The humble apple may well be one of the most written about and important fruits in modern history, contributing to everything from the fabled discovery of the gravitational pull of the Earth, to its mythological status as a forbidden or magical fruit.
Now, a team from the University of Reading have been working at the National Fruit Collections to identify the parents of some of our best loved apples including the Ribston Pippin and Blenheim Orange, and have written their findings in PLOS One.
Apples have a genetic habit of sometimes adopting more than two sets of chromosomes, becoming a 'triploid'. By comparing genetic similarities between various types of two chromosome (diploid) and three (triploid) apples, they noticed that it was possible to identify the historic apple varieties that had provided the extra sets of chromosomes that led to these popular triploids, many of which are still grown today.
Dr. Matthew Ordidge from the University of Reading said:
"Apples have an interesting genetic habit in that they can have either two or three, or sometimes four, sets of chromosomes. By looking at their similarity we are able to spot the parental relationships where they swap from two to three.
"One of the most interesting findings is that, by looking at a measure of genetic similarity, we are able to identify the unknown parent of a number of the old triploid apples dating back to the 18th century, including the old English varieties Ribston Pippin and Blenheim Orange."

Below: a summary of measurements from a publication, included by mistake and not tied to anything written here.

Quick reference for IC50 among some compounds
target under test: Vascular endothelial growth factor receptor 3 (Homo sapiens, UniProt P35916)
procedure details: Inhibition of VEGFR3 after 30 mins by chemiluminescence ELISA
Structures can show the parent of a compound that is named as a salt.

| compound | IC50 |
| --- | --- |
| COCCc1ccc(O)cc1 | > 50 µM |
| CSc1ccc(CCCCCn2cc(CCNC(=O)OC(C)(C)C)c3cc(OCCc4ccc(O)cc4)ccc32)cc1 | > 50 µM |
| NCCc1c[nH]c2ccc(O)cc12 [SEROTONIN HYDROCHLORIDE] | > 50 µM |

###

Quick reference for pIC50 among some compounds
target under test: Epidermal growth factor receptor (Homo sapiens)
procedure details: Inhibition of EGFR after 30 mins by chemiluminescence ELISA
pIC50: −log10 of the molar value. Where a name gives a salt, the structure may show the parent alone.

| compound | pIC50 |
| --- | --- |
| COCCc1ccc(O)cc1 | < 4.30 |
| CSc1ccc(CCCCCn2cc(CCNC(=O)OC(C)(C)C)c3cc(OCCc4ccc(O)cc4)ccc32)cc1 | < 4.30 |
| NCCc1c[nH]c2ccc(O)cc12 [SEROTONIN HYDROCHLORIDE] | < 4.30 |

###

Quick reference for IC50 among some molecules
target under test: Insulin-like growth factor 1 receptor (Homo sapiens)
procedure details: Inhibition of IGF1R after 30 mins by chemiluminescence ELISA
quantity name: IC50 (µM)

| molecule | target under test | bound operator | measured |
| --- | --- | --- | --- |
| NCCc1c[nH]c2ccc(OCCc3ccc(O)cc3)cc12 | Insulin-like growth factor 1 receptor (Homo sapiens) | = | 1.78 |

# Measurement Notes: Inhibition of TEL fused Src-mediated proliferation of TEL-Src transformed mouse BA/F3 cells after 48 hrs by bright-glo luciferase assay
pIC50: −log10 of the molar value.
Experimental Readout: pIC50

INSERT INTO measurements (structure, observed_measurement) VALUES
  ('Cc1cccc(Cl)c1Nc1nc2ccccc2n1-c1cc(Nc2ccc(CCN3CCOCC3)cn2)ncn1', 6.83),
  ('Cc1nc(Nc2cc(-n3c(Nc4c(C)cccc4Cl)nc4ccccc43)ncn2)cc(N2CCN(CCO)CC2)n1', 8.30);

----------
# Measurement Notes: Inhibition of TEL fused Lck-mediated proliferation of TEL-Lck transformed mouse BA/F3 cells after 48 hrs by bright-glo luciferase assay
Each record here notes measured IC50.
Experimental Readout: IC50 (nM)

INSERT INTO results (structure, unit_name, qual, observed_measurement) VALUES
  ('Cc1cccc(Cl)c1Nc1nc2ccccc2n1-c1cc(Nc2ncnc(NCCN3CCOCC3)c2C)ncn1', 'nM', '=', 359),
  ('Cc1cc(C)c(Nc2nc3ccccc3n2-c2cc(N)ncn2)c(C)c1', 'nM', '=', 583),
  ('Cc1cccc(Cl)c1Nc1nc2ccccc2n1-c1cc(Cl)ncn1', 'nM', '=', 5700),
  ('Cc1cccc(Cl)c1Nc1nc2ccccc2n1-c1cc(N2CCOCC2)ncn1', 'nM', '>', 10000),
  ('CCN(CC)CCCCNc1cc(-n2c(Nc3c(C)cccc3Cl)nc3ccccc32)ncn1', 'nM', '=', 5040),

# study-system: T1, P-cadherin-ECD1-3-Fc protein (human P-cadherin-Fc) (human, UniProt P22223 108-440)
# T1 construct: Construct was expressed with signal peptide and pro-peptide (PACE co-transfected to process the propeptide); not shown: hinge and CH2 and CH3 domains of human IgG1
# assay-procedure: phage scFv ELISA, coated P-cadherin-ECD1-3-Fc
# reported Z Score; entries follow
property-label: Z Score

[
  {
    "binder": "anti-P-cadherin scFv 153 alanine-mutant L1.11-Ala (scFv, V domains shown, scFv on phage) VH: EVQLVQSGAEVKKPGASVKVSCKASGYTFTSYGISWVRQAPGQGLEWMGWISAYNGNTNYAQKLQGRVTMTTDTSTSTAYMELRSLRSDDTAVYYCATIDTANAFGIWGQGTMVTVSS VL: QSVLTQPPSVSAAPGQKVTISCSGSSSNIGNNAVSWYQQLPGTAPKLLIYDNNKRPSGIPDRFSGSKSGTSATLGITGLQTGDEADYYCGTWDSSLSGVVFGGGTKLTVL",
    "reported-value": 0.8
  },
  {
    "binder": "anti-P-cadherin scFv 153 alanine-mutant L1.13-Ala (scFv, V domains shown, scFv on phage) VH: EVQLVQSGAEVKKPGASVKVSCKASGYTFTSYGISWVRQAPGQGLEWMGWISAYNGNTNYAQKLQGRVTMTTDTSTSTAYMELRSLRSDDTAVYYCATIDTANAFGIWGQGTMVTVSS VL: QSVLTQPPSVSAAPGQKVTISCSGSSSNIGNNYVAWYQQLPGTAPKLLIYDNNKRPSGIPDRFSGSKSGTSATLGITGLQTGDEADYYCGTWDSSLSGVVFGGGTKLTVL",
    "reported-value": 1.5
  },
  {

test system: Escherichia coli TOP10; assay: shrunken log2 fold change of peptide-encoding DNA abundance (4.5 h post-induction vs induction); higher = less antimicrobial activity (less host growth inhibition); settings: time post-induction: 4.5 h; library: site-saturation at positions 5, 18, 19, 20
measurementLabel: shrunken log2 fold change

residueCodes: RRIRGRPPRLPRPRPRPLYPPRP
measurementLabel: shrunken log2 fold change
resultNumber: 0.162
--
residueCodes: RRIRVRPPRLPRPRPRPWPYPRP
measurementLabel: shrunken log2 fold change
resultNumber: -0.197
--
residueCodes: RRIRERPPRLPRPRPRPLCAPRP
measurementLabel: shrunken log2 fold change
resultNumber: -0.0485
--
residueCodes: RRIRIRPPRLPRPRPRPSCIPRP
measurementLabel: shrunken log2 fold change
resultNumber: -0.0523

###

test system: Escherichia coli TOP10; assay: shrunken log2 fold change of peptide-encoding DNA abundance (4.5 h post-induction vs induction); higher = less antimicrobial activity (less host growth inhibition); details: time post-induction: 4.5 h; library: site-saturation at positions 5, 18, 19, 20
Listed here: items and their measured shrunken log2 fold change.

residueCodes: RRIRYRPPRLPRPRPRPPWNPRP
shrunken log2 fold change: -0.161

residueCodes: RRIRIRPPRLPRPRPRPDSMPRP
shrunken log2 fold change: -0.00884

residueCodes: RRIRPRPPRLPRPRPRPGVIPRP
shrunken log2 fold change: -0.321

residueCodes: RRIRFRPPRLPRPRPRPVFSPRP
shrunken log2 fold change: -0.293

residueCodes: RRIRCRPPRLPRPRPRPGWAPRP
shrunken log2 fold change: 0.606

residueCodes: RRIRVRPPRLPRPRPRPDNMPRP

The team noticed that triploid apples have often been selected because of their ability to produce large and good quality fruit. By understanding how some of the old triploids arose, Ordidge and his colleagues believe the findings will be useful for breeders trying to develop apples for the future.
Dr. Ordidge continued:
"That knowing how some of the longest lasting and most popular triploid apples came about can only possibly be helpful to people trying to breed apples into the future.
"And that knowing a little more about the history of a series of apple cultivars that we have chosen to maintain, continue to grow, and occasionally attempt to document the history of, for around 300 years means that we understand the world in which we live a little better."
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Matthew Ordidge et al. Genetic analysis of a major international collection of cultivated apple varieties reveals previously unknown historic heteroploid and inbred relationships, PLOS ONE (2018). DOI: 10.1371/journal.pone.0202405